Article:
You know Kathleen Parker is going to lay an egg when she starts off like this:
Unlike many who recently have joined the debate about gun rights, I have a long history with guns, which I proffer only in the interest of preempting the “elitist, liberal, swine, prostitute, blahblahblah” charge.
“Prostitute”? Oh boy…
She goes on to relate the fact that her daddy was, by modern standards, a “gun nut”. Then she meanders though highlights in the history of guns, starting with guns as the tool of the white oppressors, to a freedom cry of civil rights activists trying to defend themselves. She appeals to the authority of a late-60s era Ronald Reagan, who it should be noted was substantially less conservative than his 80s incarnation. She casually juxtaposes the black civil rights activists against the NRA’s lack of interest in constitutional issues until the late 70s. (Wink-wink, nudge-nudge.) Never mind that this change in focus had nothing to do with racial civil rights, or that the NRA had previously been a sportsmen’s organization and wasn’t in the lobbying business.
“The degree of one’s allegiance to principle apparently depends mainly on who is holding the gun.”
Having slandered those who bitterly cling to the Second Amendment, she concludes by begging the question of what constitutes reasonable gun control.
This still leaves open the loophole of private sales that do not require background checks, which President Obama wants to close. We will hear more about this in coming weeks, but the call meanwhile to ban assault weapons or limit magazines in the wake of the horrific mass murder of children and others at Sandy Hook Elementary in Connecticut is hardly draconian. It won’t solve the problem of mentally disturbed people exacting weird justice from innocents, but it might limit the toll. Having to stop one’s rampage to reload rather breaks the spell, or so one would imagine.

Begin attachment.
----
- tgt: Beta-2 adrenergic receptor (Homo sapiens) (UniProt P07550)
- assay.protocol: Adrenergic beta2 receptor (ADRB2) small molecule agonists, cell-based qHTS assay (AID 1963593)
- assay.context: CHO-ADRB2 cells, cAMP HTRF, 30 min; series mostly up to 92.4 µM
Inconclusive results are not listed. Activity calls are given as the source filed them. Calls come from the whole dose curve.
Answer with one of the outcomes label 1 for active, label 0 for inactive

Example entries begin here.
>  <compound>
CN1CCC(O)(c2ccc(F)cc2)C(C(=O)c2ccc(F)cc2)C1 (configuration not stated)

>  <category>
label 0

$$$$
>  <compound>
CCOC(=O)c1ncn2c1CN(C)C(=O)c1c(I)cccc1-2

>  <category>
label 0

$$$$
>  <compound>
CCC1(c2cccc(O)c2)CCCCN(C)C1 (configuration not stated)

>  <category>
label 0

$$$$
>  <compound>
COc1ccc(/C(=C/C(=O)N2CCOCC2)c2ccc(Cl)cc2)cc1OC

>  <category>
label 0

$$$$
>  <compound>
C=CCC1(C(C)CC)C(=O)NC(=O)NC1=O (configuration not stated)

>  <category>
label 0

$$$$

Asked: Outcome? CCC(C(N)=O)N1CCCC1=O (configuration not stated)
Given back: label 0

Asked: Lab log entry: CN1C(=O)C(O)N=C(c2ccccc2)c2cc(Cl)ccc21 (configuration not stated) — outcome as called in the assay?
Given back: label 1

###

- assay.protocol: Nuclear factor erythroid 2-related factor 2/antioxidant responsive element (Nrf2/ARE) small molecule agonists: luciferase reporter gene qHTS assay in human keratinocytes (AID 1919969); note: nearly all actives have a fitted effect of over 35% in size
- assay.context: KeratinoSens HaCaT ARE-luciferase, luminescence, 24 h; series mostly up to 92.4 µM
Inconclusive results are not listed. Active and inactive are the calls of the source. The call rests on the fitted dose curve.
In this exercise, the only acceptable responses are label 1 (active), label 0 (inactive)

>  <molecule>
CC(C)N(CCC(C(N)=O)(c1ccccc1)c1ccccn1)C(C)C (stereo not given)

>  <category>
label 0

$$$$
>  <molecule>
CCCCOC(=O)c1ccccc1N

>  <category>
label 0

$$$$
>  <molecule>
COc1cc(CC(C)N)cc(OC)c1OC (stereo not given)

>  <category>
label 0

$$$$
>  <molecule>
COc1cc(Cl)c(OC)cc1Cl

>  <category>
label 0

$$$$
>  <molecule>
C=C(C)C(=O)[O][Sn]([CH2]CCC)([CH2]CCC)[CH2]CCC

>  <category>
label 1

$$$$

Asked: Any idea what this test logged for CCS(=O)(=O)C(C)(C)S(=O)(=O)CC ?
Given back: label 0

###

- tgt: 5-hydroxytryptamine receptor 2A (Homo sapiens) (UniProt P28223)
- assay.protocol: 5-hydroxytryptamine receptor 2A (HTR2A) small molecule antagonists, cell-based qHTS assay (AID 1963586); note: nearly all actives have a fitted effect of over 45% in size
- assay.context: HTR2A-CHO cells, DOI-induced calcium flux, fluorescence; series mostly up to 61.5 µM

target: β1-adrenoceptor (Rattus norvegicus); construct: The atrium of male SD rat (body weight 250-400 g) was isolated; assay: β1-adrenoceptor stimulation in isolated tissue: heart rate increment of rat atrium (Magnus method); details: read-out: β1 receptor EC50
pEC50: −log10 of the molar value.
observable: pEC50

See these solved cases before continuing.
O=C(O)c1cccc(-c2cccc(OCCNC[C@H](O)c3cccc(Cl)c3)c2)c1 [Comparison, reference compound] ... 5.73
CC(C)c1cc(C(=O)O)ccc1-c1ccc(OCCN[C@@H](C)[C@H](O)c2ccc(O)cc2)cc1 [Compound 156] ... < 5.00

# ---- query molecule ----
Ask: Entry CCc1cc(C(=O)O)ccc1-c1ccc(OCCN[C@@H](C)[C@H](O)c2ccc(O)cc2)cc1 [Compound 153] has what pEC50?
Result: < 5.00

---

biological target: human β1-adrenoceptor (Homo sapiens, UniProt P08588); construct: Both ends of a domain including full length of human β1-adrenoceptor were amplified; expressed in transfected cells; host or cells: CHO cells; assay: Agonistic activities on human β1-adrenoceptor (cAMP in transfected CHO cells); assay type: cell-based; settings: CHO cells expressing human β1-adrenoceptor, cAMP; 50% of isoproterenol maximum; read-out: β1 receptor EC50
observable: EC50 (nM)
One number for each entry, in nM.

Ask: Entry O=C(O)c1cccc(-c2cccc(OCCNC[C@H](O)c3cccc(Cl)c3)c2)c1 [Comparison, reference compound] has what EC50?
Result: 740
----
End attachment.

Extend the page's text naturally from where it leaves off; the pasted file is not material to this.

One also imagines that the old Reagan would say there’s no reason a citizen needs an assault weapon or a magazine that can destroy dozens of people in minutes. He would certainly be correct and, in a sane world, possibly even electable.
This is a classic example of question-begging. Kathleen Parker gets to decide what’s sane and reasonable because,… just because. I mean, she’s sane and reasonable…
Parker’s column is noteworthy not because I happen to disagree with her –there are oodles of columns like that– but because of her horrible writing. There is not even the hint of a rational argument in it. It is comprised only of sophistry and gimmicks.